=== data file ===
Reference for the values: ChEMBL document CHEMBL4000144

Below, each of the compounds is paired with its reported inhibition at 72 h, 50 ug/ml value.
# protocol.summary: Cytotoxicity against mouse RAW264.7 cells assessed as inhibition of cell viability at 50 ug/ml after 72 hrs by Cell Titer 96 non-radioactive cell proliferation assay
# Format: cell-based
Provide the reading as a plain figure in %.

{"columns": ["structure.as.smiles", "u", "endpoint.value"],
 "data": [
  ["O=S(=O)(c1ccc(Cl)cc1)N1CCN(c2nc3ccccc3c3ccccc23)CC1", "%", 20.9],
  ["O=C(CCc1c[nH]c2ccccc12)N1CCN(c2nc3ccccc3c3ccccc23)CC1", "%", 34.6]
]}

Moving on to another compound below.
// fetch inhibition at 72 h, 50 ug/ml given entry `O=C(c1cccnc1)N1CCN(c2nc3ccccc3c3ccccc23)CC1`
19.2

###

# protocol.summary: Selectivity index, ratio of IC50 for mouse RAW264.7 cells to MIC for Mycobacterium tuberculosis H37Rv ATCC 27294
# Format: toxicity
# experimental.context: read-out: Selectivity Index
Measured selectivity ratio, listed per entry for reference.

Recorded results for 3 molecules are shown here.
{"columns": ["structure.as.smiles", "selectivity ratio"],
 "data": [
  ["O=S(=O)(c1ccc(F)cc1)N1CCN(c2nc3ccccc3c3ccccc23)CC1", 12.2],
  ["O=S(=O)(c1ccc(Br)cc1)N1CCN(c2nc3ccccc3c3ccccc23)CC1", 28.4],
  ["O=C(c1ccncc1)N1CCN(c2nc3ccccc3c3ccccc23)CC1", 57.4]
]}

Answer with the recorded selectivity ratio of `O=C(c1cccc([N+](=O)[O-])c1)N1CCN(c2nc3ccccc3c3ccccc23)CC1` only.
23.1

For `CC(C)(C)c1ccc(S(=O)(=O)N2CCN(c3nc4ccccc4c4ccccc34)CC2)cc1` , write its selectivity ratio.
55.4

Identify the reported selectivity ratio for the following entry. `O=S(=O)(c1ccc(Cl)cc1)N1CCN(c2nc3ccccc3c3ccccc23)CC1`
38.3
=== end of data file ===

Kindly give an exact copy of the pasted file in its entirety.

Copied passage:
Reference for the values: ChEMBL document CHEMBL4000144

Below, each of the compounds is paired with its reported inhibition at 72 h, 50 ug/ml value.
# protocol.summary: Cytotoxicity against mouse RAW264.7 cells assessed as inhibition of cell viability at 50 ug/ml after 72 hrs by Cell Titer 96 non-radioactive cell proliferation assay
# Format: cell-based
Provide the reading as a plain figure in %.

{"columns": ["structure.as.smiles", "u", "endpoint.value"],
 "data": [
  ["O=S(=O)(c1ccc(Cl)cc1)N1CCN(c2nc3ccccc3c3ccccc23)CC1", "%", 20.9],
  ["O=C(CCc1c[nH]c2ccccc12)N1CCN(c2nc3ccccc3c3ccccc23)CC1", "%", 34.6]
]}

Moving on to another compound below.
// fetch inhibition at 72 h, 50 ug/ml given entry `O=C(c1cccnc1)N1CCN(c2nc3ccccc3c3ccccc23)CC1`
19.2

###

# protocol.summary: Selectivity index, ratio of IC50 for mouse RAW264.7 cells to MIC for Mycobacterium tuberculosis H37Rv ATCC 27294
# Format: toxicity
# experimental.context: read-out: Selectivity Index
Measured selectivity ratio, listed per entry for reference.

Recorded results for 3 molecules are shown here.
{"columns": ["structure.as.smiles", "selectivity ratio"],
 "data": [
  ["O=S(=O)(c1ccc(F)cc1)N1CCN(c2nc3ccccc3c3ccccc23)CC1", 12.2],
  ["O=S(=O)(c1ccc(Br)cc1)N1CCN(c2nc3ccccc3c3ccccc23)CC1", 28.4],
  ["O=C(c1ccncc1)N1CCN(c2nc3ccccc3c3ccccc23)CC1", 57.4]
]}

Answer with the recorded selectivity ratio of `O=C(c1cccc([N+](=O)[O-])c1)N1CCN(c2nc3ccccc3c3ccccc23)CC1` only.
23.1

For `CC(C)(C)c1ccc(S(=O)(=O)N2CCN(c3nc4ccccc4c4ccccc34)CC2)cc1` , write its selectivity ratio.
55.4

Identify the reported selectivity ratio for the following entry. `O=S(=O)(c1ccc(Cl)cc1)N1CCN(c2nc3ccccc3c3ccccc23)CC1`
38.3